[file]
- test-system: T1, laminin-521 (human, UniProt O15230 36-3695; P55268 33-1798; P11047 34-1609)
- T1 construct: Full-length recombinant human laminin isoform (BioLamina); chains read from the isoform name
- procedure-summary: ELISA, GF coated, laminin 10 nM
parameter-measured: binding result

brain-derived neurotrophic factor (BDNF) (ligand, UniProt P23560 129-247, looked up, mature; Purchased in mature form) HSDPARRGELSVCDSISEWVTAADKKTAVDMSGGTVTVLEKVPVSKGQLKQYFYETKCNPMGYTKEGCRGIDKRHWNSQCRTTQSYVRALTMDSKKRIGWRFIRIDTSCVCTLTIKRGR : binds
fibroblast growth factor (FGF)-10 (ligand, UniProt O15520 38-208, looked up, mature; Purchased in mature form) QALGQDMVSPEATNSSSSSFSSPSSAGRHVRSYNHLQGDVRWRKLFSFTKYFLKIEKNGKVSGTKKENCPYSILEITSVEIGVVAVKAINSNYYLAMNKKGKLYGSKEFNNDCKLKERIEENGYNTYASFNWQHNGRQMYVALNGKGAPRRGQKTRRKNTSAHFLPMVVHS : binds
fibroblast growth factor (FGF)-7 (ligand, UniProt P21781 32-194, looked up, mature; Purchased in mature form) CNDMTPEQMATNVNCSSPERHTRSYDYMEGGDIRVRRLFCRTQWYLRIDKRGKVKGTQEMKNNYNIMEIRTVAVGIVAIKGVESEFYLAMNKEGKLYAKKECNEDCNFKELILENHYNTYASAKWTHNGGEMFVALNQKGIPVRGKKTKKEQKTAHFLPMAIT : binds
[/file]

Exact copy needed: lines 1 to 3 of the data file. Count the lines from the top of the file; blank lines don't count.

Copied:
- test-system: T1, laminin-521 (human, UniProt O15230 36-3695; P55268 33-1798; P11047 34-1609)
- T1 construct: Full-length recombinant human laminin isoform (BioLamina); chains read from the isoform name
- procedure-summary: ELISA, GF coated, laminin 10 nM